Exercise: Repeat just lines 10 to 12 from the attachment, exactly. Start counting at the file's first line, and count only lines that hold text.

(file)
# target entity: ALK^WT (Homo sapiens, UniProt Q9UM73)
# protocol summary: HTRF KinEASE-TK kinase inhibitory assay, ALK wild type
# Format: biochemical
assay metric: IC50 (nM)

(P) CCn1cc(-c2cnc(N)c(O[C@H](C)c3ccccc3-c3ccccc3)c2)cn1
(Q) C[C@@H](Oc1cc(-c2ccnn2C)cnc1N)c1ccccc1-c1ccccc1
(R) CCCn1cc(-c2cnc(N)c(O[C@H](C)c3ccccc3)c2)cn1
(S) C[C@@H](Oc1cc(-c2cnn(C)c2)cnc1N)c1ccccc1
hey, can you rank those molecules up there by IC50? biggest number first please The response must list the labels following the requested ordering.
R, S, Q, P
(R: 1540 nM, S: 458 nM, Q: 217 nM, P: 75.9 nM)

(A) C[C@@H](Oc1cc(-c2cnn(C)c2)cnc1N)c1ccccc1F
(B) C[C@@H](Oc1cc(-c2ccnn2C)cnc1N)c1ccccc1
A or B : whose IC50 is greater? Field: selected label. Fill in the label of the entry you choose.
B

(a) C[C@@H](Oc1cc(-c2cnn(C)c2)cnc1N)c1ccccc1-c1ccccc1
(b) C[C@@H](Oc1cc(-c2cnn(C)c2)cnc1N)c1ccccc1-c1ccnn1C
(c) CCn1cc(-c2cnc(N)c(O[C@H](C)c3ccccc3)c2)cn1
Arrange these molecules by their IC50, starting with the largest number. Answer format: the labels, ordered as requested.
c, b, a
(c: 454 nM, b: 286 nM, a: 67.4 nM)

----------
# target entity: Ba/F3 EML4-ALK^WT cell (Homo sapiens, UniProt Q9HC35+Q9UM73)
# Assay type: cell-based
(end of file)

R, S, Q, P
(R: 1540 nM, S: 458 nM, Q: 217 nM, P: 75.9 nM)

(A) C[C@@H](Oc1cc(-c2cnn(C)c2)cnc1N)c1ccccc1F